(navigation image)
Home American Libraries | Canadian Libraries | Universal Library | Community Texts | Project Gutenberg | Children's Library | Biodiversity Heritage Library | Additional Collections
Search: Advanced Search
Anonymous User (login or join us)
Upload
See other formats

Full text of "NightRider"

green, narrow-leafed plants growing closely together in beds
that had been covered with canvas while the infinitesimal
seeds sprouted and took root. The beds lay on slopes exposed
to the south, or in places protected by woods. In them the
earth was new, and burned-over, and black. Those beds,
bounded by old boards and logs, contained the entire crop
for the coming season. A long stroke of the hoe could des-
troy a thousand pounds.

On one night forty-seven plant beds in three counties were
raided. The beds belonging to six men who had been par-
ticularly active in opposing the Association were completely
destroyed. Half of each of the remaining forty-one beds
was scraped. No warning notes had been sent, and no notes
were left. No notes were necessary. The implications were
plain enough. Within two weeks, eighteen of the forty-one
men whose plant beds had been only half-scraped joined the
Association. They did this quietly, without much comment
to their neighbours, although some of them had at first given
out public statements of defiance.

A sheriff and his deputies would go to the spot where the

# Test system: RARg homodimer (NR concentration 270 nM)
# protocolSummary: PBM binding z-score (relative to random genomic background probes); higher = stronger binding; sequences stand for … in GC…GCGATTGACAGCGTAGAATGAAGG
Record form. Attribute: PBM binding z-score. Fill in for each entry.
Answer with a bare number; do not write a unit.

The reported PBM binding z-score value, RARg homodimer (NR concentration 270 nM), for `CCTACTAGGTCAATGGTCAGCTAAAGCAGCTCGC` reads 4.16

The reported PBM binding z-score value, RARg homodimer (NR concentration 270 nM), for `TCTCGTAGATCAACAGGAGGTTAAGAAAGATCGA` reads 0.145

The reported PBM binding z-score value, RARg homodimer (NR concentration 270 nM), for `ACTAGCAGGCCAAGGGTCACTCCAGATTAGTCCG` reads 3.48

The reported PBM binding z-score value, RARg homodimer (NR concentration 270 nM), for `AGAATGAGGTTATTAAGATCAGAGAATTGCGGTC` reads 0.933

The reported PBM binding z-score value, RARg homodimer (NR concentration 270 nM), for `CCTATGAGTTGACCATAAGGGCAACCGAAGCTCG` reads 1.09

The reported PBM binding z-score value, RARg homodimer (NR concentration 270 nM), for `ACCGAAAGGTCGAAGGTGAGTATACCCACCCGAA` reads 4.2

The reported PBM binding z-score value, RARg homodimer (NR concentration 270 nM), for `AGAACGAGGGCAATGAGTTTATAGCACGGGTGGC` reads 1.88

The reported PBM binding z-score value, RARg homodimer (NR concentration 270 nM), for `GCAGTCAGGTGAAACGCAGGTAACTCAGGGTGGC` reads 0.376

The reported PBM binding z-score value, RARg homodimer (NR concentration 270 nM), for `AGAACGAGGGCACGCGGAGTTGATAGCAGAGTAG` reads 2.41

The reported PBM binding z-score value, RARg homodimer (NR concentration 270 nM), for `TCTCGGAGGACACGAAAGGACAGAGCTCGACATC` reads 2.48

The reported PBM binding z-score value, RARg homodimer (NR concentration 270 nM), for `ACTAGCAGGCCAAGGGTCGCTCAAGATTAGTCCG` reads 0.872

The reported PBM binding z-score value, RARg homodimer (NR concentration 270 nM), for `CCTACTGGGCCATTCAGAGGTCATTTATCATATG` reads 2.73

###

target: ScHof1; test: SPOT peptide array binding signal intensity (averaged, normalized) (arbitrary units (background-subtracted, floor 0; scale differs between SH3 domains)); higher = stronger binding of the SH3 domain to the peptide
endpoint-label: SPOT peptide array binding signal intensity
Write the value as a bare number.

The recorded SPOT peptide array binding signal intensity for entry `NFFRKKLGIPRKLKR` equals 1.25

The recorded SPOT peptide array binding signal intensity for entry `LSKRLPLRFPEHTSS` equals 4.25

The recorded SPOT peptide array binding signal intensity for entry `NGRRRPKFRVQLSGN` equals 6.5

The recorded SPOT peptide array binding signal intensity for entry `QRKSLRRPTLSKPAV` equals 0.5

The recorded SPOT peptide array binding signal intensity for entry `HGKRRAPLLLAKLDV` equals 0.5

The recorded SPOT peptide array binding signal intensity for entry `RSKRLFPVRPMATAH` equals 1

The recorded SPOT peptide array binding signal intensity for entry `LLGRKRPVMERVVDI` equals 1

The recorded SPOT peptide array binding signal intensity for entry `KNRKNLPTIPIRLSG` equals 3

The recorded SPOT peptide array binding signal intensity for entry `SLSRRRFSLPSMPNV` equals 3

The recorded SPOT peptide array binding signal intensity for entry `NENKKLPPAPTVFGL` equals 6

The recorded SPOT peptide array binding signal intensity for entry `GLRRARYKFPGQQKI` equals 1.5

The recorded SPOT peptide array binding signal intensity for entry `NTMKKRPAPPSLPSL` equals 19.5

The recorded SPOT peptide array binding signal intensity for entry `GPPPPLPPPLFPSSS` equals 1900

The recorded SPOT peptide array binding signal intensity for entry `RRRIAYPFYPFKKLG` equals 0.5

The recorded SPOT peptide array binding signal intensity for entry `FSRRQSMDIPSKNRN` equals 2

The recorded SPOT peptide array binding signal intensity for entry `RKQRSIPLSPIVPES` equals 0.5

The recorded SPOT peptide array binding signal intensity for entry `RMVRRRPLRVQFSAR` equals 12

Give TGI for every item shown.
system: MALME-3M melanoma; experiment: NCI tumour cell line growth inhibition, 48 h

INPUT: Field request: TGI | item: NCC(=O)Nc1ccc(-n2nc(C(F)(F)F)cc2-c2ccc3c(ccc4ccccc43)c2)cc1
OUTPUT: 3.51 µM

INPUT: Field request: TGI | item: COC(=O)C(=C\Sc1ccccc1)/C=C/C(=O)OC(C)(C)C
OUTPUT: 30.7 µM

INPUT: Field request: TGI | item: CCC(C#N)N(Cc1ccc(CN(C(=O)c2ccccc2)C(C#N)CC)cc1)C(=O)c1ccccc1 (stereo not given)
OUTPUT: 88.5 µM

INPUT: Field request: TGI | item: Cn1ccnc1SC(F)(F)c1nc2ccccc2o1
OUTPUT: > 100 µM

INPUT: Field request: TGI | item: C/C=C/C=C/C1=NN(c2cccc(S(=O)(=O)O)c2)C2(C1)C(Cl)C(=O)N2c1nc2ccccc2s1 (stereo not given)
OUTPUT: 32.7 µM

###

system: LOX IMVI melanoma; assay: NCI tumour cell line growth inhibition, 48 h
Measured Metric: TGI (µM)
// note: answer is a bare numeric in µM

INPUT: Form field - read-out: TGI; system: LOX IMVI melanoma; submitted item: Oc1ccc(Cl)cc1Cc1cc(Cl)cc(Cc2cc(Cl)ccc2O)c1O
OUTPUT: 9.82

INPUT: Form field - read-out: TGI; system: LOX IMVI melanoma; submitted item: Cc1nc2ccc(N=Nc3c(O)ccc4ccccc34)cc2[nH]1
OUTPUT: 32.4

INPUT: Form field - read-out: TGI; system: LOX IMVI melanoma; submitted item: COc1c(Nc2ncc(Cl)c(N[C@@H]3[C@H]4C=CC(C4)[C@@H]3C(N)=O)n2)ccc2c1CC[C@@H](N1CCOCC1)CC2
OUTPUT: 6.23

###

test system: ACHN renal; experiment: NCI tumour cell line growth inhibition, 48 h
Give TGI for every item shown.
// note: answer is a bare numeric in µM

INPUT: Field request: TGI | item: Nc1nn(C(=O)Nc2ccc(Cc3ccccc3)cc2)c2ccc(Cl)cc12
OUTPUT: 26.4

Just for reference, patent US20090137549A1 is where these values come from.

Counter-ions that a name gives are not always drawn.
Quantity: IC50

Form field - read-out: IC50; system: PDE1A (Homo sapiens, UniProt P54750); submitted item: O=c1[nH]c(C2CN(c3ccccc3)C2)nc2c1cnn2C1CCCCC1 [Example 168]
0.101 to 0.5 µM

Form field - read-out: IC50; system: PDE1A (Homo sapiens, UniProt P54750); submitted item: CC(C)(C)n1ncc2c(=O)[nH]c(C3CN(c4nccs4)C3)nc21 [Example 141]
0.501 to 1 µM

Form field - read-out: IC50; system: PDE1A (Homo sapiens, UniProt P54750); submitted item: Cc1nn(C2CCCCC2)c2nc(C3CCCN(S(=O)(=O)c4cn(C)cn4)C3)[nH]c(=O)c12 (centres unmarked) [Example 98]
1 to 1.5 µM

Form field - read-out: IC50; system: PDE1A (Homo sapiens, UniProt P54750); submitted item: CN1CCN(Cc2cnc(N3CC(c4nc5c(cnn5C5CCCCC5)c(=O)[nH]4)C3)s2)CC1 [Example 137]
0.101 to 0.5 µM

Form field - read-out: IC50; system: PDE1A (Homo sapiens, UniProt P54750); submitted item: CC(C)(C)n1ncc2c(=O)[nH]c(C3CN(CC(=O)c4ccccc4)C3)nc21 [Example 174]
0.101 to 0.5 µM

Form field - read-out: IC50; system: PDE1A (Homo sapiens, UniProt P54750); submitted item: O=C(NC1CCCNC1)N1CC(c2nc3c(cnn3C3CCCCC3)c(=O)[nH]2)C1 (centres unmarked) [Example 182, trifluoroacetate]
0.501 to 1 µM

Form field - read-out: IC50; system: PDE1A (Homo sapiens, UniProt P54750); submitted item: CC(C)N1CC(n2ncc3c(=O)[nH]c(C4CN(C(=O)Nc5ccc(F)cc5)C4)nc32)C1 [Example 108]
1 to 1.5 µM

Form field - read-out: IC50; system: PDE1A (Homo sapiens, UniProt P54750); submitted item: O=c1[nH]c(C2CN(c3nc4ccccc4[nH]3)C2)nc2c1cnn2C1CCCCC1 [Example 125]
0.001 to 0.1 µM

plant bed had been. The scene was always tHe same, the dug-
up earth in the frame, the boards that had been jerked apart
with the shreds of canvas still clinging to them, the patch of
trodden ground with the marks of boot heels, and somewhere
in the vicinity the pawed spot where the horses had been
held. Once they found a dead dog lying in the bushes just
beyond the plant bed. It had been killed by a crushing blow
over the skull, probably when it had attacked one of the
raiders. The stick which had killed it lay there too, in the
bushes. A few coarse, yellow hairs from the dog's head were
stuck in the dried blood on the stick. " Took a right stout
man to do that," one of the deputies said, looking down a^
the dog. " One lick." That was all they could find.

A band would get its orders to go to a certain point at a
certain time, a crossroads, a church, an abandoned store, and
there it would pick up a guide, probably a man who was
unknown to the members of the band. He would give them